Biology Agriculture Aquaculture Horticulture Postharvest Forestry Geography Environment Health

Seed bank of Cu-contaminated topsoils at a wood preservation site: impacts of copper and compost on seed germination

submitted by honsonjei 2 years and 1 month ago
Is identification of seed bank (SB) species useful for sustainable management of vegetation restoration on Cu-contaminated soils? How does Cu contamination of the soil affect the SB and can incorporating compost into Cu-contaminated soils counter the effects of Cu? The topsoil SB was investigated at seven contaminated sub-sites of a wood preservation site. The germination parameters of the seeds were recorded using three substrates: a washed river sand (Sand), the same sand spiked with CuSO4 to reach the same Cu concentrations as in the soil pore water (.3 to 3.2 mg Cu/L) (Cu), and the same Cu-spiked sand amended with compost (CPM). The total number of germinated seeds (NGS) was 1,8The whole seedling dataset enabled 12 plant species and eight families to be identified in the SB. Species richness and Shannon indexes were low. The addition of Cu in the germination substrate enhanced total NGS at one sub-site and the addition of CPM increased plant diversity at three sub-sites. SB composition varied with the sub-site but did not correlate with total soil Cu or with the Cu concentration in the soil pore water. Three species belonging to the Poaceae family dominated. In terms of total NGS, the dominant species were Portulaca oleracea and Agrostis capillaris. Similarities between SB and established vegetation were low but increased when the soil bulk density was reduced. The Cu-tolerant species P. oleracea and A. capillaris dominated in both the SB and the established vegetation. However, the pattern of SB and established vegetation differed and consequently SB was not a sufficient indicator to predict the future vegetation.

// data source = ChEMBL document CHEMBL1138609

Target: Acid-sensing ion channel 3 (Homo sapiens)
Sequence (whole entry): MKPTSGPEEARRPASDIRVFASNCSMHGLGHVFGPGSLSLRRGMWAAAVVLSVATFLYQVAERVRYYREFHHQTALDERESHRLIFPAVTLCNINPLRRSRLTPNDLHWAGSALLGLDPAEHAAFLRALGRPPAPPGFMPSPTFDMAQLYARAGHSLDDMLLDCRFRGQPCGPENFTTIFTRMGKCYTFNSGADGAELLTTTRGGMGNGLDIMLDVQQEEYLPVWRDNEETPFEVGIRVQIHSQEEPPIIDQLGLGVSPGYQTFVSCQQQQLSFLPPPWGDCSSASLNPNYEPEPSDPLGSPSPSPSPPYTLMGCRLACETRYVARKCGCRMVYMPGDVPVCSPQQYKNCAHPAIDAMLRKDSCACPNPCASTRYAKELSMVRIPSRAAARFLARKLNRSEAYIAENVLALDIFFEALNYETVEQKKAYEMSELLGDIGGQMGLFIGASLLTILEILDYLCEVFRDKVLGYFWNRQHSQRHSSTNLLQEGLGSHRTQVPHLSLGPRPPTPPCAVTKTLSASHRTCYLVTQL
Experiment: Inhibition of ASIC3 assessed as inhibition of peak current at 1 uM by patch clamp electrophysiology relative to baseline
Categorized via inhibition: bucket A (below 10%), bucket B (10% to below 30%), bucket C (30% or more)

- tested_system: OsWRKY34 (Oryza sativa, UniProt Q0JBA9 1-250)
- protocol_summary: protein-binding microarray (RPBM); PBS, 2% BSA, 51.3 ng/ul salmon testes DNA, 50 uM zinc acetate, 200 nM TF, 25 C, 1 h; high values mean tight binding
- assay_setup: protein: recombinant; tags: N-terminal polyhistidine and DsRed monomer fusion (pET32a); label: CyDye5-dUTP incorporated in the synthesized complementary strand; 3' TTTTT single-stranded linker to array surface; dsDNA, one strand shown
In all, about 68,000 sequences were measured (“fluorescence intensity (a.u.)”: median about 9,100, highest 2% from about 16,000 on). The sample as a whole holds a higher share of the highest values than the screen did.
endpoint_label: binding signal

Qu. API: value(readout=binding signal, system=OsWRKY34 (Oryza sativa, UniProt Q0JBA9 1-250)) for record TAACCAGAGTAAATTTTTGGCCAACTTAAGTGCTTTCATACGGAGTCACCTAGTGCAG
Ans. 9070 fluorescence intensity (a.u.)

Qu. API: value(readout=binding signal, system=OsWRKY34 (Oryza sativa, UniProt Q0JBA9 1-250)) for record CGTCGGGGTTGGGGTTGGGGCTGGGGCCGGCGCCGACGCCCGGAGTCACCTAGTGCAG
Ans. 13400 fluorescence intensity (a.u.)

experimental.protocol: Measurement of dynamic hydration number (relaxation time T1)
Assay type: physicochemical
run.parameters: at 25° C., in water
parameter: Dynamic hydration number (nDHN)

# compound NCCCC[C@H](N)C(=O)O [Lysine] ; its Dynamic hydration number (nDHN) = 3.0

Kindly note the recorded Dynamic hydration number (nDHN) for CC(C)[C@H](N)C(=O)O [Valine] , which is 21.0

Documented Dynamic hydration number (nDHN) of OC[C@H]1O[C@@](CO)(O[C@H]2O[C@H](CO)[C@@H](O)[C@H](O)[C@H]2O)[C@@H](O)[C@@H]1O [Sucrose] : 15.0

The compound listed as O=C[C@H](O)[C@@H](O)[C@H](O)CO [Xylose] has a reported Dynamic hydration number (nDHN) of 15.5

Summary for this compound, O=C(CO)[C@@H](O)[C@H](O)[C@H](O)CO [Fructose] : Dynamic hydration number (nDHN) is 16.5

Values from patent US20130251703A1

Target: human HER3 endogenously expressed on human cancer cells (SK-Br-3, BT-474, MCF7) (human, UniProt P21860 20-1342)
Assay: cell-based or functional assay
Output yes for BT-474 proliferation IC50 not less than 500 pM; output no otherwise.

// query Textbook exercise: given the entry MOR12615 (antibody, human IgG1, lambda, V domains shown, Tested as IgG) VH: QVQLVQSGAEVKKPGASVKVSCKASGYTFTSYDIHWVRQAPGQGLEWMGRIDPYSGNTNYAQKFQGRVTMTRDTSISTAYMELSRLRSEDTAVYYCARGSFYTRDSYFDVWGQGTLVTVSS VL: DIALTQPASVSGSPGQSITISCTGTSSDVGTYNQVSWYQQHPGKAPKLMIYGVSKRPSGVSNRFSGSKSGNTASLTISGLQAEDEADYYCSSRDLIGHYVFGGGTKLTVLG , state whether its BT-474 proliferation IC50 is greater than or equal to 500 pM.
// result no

Topic: Environment

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